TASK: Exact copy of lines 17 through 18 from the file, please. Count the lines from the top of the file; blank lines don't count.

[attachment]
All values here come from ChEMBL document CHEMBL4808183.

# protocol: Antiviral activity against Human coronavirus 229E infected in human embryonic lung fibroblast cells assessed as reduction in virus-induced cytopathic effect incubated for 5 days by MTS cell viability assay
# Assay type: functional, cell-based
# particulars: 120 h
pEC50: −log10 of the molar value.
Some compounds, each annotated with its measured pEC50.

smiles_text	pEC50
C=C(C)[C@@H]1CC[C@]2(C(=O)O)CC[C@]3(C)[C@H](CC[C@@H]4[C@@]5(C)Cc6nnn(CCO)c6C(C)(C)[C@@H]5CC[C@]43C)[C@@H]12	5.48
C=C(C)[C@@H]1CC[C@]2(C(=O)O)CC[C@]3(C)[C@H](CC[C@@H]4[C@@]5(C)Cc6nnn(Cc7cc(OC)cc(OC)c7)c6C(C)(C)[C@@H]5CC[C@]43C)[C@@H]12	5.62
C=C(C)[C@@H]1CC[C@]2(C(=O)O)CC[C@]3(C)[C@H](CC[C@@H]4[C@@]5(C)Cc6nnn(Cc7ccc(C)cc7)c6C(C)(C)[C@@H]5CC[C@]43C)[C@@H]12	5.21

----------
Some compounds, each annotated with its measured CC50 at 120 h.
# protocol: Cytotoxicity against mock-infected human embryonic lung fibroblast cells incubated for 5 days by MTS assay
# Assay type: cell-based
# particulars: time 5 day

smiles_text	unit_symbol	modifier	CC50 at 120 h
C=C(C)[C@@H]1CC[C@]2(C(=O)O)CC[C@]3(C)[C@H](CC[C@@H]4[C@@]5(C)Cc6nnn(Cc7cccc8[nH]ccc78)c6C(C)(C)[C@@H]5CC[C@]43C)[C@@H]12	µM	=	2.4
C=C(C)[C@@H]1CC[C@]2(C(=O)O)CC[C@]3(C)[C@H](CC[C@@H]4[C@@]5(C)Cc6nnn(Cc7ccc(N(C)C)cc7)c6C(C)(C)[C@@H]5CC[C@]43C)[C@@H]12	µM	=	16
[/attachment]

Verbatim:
C=C(C)[C@@H]1CC[C@]2(C(=O)O)CC[C@]3(C)[C@H](CC[C@@H]4[C@@]5(C)Cc6nnn(Cc7cccc8[nH]ccc78)c6C(C)(C)[C@@H]5CC[C@]43C)[C@@H]12	µM	=	2.4
C=C(C)[C@@H]1CC[C@]2(C(=O)O)CC[C@]3(C)[C@H](CC[C@@H]4[C@@]5(C)Cc6nnn(Cc7ccc(N(C)C)cc7)c6C(C)(C)[C@@H]5CC[C@]43C)[C@@H]12	µM	=	16